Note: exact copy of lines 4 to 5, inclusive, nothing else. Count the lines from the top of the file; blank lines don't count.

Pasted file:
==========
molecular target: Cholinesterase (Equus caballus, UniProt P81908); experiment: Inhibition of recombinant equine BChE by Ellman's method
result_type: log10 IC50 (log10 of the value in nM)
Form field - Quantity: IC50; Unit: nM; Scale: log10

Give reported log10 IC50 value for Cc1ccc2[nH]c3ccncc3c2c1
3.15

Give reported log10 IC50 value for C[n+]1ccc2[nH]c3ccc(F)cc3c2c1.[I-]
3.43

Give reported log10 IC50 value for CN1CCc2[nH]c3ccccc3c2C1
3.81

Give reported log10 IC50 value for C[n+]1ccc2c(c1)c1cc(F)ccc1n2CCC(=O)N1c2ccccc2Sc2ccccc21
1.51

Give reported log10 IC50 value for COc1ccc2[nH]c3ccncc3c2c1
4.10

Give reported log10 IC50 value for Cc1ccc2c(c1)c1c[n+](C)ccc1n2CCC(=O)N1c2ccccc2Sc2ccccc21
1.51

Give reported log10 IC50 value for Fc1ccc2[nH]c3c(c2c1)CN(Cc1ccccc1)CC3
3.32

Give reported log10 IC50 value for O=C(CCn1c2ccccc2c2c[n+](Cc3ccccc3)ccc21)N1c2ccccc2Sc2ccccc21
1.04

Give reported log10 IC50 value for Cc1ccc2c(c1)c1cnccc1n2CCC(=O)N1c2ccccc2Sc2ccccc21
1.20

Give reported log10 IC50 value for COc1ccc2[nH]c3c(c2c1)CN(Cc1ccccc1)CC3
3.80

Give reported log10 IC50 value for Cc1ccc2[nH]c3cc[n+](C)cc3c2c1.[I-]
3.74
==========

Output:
Give reported log10 IC50 value for Cc1ccc2[nH]c3ccncc3c2c1
3.15